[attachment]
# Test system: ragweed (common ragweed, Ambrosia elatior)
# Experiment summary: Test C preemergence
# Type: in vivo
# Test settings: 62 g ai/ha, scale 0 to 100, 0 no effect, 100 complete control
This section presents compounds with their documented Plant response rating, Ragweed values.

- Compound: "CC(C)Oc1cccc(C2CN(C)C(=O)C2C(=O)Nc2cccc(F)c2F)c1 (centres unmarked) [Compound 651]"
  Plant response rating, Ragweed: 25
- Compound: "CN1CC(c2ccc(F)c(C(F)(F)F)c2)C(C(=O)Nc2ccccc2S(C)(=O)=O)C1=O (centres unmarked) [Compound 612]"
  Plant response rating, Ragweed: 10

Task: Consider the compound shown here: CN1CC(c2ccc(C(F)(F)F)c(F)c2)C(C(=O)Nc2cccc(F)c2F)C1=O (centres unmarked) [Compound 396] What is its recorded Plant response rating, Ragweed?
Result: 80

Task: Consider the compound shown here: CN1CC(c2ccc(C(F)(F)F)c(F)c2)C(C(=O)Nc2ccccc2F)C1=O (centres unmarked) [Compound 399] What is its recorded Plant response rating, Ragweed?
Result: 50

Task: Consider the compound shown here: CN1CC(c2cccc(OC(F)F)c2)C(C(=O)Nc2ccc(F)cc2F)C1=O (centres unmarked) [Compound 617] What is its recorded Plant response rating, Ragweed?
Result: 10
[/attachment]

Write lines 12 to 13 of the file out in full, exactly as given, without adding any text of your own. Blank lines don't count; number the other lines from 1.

Task: Consider the compound shown here: CN1CC(c2ccc(C(F)(F)F)c(F)c2)C(C(=O)Nc2ccccc2F)C1=O (centres unmarked) [Compound 399] What is its recorded Plant response rating, Ragweed?
Result: 50